Review - Transport Tycoon (DOS, 1994)
Microprose is certainly no stranger to quality strategy games. The company's history is so cluttered with top-notch strategy titles it's hard to single one out from the masses. Transport Tycoon is the latest feather in Microprose's cap. Although Transport Tycoon is as high-quality a game as we've come to expect from Microprose, it nevertheless takes the company into new territory.
Transport Tycoon is a game of business, economics, expansion, and cut-throat rivalry, brought to us by designer Chris Sawyer. You start off with no possessions save for a mountain of debt, and from there you must build a transportation empire. The randomly-generated world you play in is very large, and towns and industries are often separated by great distance, which is where you come in. People want to go places, and they have stuff they want to send places. By making the right decisions about what services will be most profitable and where, and by getting there first, you can grow from a tiny company into a multi-million dollar corporation lesser men can only envy. Or you can crash and burn and spend the rest of your life drinking Wild Irish Rose out of a paper bag. No one said it was gonna be easy.
The game is played from an isometric 3D viewpoint, much like you'll find in SimCity 2000 or Populous. Transport Tycoon features 640x480 SVGA graphics, and the game's images are crisp, colorful, and extremely attractive. But the SVGA resolution isn't just for show. You'll need every bit of space on the screen to keep up with all that's happening in this game. Your main interface is an icon bar across the top of the screen. Clicking on these icons, and certain objects within the game as well, opens information windows on the screen. These windows can be closed, moved around, and sometimes even resized. If you've ever used Microsoft Windows (and you're using it right now), you should have no trouble adapting to Transport Tycoon's interface.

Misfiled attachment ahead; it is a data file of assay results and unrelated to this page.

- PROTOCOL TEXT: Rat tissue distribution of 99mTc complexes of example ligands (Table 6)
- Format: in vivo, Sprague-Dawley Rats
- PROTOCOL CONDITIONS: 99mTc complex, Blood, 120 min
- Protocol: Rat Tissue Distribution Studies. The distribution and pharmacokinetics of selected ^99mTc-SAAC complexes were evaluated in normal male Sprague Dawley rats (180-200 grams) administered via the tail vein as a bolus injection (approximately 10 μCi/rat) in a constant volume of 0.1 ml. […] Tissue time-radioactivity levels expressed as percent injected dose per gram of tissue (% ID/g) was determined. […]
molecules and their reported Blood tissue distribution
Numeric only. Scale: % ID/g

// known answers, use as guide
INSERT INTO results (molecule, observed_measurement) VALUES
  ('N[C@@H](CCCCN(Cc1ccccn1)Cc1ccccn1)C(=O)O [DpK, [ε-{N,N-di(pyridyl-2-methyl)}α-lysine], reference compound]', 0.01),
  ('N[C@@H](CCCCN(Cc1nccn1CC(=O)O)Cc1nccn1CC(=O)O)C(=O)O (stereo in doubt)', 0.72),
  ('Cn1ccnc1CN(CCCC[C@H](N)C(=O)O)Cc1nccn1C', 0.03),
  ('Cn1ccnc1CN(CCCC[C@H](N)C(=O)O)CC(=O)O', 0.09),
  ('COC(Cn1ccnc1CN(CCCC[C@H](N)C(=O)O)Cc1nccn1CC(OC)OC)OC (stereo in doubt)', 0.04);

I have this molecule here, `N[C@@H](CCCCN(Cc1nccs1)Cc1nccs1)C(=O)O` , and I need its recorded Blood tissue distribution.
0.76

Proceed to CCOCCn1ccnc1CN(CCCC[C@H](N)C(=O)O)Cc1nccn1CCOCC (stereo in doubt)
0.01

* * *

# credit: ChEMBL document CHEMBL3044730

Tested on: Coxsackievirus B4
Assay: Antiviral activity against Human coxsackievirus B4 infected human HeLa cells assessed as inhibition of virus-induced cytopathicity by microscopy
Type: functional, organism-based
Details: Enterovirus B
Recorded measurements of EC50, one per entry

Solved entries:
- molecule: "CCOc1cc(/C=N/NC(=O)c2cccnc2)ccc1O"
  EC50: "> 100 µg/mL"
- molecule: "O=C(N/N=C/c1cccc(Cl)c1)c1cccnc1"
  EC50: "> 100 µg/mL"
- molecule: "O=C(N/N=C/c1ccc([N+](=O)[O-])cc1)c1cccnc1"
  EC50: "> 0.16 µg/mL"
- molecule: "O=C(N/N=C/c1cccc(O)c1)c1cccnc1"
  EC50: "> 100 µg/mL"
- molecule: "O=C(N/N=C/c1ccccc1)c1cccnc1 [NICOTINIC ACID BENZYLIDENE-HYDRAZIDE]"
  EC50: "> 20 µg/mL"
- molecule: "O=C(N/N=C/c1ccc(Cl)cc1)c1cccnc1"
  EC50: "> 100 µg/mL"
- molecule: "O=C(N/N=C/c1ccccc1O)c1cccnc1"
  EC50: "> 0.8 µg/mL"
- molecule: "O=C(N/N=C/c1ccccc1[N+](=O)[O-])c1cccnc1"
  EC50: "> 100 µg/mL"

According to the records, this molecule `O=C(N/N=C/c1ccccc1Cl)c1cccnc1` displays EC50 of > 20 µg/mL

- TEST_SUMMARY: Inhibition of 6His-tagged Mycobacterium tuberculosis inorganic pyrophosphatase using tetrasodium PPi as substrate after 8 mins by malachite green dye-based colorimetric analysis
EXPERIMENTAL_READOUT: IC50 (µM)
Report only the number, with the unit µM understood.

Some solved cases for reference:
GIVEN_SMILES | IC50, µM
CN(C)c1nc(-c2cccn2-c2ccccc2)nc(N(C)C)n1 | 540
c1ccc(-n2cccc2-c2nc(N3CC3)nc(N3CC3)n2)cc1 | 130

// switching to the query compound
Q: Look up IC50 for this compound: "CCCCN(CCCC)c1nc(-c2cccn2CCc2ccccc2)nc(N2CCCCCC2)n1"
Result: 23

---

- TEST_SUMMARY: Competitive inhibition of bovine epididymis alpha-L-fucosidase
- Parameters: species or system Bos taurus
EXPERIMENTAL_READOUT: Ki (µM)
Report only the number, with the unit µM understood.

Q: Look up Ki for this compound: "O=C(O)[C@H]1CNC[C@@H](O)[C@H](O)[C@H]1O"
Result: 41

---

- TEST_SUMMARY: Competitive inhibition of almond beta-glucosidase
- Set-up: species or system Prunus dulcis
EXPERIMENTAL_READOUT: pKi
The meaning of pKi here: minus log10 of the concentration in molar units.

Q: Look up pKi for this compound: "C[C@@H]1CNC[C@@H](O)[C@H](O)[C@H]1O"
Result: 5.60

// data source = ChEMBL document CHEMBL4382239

At the start of the game the towns in the game world will be fairly small. They will grow and respond to your business. Your first step, after naming your company, is to start up a small transport operation, usually a couple of bus terminals. To do this, you use the overhead map to find the biggest towns, then center your view on one and zoom in. Your first order of business is to build a depot, which will allow you to build and repair road vehicles. Then you create two bus terminals, or more if the town is big enough; when you select a building to create a highlight grid is activated, which shows the building's prospective site in white and its effective area in blue, allowing you to position your terminals accurately to cover the entire town. Once you have two or three terminals, you build a vehicle, a bus in this case, which automatically opens a window for that vehicle. Using this window, you set the vehicle's destinations, and send it out. Bus lines are the easiest and least expensive transportation you can create, so they're understandably the least profitable as well.